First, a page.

Abstract 342: Prognostic Implications of Low Cholesterol and Statin Therapy in Heart Failure - the “Cholesterol Paradox”
Background: Heart failure is a common medical problem with poor prognosis. Treatment with statins is believed to be beneficial, but low cholesterol levels may be associated with adverse outcome.
Aim: To examine this “cholesterol paradox” in patients hospitalised with acute heart failure.
Methods: The EuroHeart Failure survey collected data from 10,701 patients with suspected heart failure in 115 hospitals from 24 countries across Europe during 2000 –2001. Investigations included a 12 lead ECG, echocardiogram and routine blood tests. The relation between cholesterol, lipid lowering drugs and mortality within 12 weeks of admission was examined by non parametric tests and logistic regression.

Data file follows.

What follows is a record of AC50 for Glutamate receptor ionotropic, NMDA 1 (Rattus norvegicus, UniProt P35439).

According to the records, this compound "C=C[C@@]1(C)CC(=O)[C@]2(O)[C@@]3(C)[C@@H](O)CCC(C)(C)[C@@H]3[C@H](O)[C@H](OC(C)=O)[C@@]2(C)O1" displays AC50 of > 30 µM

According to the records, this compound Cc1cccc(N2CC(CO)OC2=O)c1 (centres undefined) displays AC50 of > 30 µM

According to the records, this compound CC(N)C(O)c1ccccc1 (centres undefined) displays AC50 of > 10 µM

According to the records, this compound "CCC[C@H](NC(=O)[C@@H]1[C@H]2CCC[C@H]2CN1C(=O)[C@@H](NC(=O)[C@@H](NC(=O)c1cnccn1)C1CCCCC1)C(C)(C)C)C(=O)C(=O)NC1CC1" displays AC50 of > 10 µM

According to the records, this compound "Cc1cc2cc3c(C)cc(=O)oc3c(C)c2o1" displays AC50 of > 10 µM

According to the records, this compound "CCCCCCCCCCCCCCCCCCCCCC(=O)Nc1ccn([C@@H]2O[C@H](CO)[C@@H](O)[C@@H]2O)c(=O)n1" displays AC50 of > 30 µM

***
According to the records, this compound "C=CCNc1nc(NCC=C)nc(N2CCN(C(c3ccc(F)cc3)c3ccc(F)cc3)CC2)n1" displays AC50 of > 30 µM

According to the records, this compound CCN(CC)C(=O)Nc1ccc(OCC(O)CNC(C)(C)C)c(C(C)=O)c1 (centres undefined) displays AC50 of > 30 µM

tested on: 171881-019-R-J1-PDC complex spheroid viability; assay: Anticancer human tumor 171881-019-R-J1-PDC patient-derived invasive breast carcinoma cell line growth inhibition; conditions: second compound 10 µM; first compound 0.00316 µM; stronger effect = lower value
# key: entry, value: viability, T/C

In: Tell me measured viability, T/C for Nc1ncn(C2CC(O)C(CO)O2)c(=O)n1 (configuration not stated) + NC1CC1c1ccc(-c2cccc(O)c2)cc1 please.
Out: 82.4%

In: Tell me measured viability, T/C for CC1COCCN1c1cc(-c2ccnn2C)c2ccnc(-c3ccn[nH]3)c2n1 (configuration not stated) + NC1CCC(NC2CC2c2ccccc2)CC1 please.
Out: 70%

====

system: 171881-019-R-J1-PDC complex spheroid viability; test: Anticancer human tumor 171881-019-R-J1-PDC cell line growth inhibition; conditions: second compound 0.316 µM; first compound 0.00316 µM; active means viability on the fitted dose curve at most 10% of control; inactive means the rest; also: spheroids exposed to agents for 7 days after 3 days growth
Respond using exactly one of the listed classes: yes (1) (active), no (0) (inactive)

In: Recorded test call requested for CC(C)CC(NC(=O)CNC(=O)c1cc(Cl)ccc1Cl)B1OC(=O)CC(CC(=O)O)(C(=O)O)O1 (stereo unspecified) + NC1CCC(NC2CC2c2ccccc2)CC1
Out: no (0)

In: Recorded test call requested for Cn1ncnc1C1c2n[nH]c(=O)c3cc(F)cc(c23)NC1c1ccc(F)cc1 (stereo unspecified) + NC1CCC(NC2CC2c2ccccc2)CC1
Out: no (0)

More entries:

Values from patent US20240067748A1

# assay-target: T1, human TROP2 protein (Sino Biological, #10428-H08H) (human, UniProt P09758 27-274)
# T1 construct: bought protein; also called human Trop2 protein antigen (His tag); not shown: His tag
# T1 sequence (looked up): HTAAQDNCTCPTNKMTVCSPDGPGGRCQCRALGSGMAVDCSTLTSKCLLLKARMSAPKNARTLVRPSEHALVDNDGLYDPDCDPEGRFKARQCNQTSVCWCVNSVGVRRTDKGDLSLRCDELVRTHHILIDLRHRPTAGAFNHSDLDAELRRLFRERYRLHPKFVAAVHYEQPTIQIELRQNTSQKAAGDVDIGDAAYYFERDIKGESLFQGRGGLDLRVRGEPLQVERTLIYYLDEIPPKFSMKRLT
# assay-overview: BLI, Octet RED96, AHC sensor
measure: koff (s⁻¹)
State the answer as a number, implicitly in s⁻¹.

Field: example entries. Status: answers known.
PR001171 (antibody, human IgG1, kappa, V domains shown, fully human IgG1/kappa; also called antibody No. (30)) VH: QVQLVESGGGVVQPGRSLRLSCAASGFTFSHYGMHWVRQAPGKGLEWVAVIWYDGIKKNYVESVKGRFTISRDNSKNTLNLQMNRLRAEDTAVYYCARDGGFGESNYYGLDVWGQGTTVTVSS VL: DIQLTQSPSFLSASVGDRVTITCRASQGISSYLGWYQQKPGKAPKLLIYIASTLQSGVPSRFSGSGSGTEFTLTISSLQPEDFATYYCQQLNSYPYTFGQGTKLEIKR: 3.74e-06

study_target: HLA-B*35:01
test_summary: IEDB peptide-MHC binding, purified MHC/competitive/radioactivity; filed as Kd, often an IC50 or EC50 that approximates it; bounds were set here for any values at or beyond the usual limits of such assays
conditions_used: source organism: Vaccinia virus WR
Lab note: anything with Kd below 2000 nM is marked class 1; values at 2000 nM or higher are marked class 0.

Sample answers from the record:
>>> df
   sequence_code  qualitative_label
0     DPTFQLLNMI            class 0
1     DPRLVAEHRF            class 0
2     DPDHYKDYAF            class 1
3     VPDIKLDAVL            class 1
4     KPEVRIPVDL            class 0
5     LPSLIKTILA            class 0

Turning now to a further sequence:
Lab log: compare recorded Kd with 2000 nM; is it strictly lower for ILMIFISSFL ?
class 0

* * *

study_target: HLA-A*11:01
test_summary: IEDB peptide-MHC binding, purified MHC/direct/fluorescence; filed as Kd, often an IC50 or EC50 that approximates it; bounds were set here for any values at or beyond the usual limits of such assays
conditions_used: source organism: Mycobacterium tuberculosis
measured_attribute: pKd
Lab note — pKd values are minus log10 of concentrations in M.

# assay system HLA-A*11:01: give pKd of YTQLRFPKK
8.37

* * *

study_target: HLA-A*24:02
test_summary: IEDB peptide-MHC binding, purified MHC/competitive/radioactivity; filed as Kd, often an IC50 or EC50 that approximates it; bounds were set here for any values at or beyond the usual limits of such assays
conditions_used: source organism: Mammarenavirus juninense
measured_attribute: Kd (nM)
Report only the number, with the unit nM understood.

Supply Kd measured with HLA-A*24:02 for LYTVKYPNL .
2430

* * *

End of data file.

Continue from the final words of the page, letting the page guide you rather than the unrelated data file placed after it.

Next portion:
Results: A total of 1425 (12.5%) patients died between admission and 12 weeks follow up. A cholesterol level of > 5 mmol/l (193 mg/dl) and treatment with lipid lowering therapy were both independently associated with a better prognosis, odds ratios for death within 12 weeks being 0.6 (95% CI: 0.5 – 0.7) and 0.3 (95% CI: 0.3 –0.4) respectively. There was a linear relation between cholesterol levels and mortality, with those in the lower quintiles having the highest risk of death (p < 0.001) (see table⇓). In patients on lipid lowering therapy, the mortality was higher in patients with cholesterol levels at the two extremes (lowest and highest quintiles had a mortality of 23% and 30% respectively).
Conclusions: Low cholesterol levels were associated with worse prognosis in patients with acute heart failure. Statin therapy appears to be beneficial in acute heart failure, but this is probably due to other mechanisms (anti inflammatory, anti arrhythmic etc.), rather than cholesterol lowering effect.